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I'm currently developing a twisted project which establishes a connection to another source (basic.lineReceiver) for each client connecting to the server.

the response chain should look like this:

client connects -> client messages id to server -> server establishes custom source connection -> server continuously produces data with incoming messages from the source -> server continuously broadcasts data to the respective client

source:client - 1:1 relation

my guess is to dispatch every source connection to a new thread and listen for incoming messages. very much like in:

Producing content indefinitely in a separate thread for all connections?

but how would i dispatch each new connection with the reactor in a new thread in twisted after it has been started?

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In "one thread per connection" servers, performance slows to a crawl for even a moderate amount of simultaneous connections (e.g. 30). The reactor pattern is one of the solutions to this problem, so I doubt twisted will allow you to do that. –  André Caron Feb 27 '12 at 16:51
    
there will be no more than 10 simultaneous connections at a time. –  user762391 Feb 27 '12 at 16:53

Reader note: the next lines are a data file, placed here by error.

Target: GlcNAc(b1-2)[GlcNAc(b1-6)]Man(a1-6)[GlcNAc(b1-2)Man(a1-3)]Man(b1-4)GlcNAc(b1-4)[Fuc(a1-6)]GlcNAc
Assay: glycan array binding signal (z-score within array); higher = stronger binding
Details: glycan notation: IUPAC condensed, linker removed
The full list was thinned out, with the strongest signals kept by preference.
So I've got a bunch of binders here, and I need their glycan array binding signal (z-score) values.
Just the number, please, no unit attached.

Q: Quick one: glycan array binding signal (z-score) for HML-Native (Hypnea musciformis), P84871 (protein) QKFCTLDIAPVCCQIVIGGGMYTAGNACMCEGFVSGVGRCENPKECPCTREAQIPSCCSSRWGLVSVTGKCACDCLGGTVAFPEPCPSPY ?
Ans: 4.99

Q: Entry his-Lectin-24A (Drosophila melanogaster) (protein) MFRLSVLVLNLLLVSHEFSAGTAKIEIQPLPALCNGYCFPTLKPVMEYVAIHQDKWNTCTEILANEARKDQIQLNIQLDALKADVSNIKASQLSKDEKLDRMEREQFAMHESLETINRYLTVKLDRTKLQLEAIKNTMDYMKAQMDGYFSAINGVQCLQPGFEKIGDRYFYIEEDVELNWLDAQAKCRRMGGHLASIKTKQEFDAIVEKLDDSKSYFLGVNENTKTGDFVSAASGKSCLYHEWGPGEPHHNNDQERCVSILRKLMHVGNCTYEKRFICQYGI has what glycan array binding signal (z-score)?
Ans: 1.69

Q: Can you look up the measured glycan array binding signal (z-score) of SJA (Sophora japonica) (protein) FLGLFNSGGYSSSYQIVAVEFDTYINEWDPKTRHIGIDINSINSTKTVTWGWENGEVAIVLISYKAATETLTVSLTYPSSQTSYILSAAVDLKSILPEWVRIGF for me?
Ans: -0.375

i may switch to a 1:all relation and do filtering on my own. but the question still is: how to dispatch a new connection (basic.lineReceiver) in a thread with the reactor. –  user762391 Feb 27 '12 at 17:06

1 Answer 1

up vote 1 down vote accepted

Threads here are a red herring. What you want is to proxy many (or at least several) connections. You can do this in many ways, but if you're going to do it with Twisted, you may as well skip the ways that involve threads.

Take a look at the existing forwarder in Twisted to get some ideas about how this might be done.

The general idea here is that you can use Twisted to set up your outgoing connection and then receive callbacks with data any time data is read from that outgoing connection. Then you can send that data back over your incoming connection. Twisted handles the I/O for you and calls all your code in a single thread (the "reactor thread"), so there is no need for extra threads.

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thanks for the starting point, i'll dive right in. –  user762391 Feb 27 '12 at 19:43

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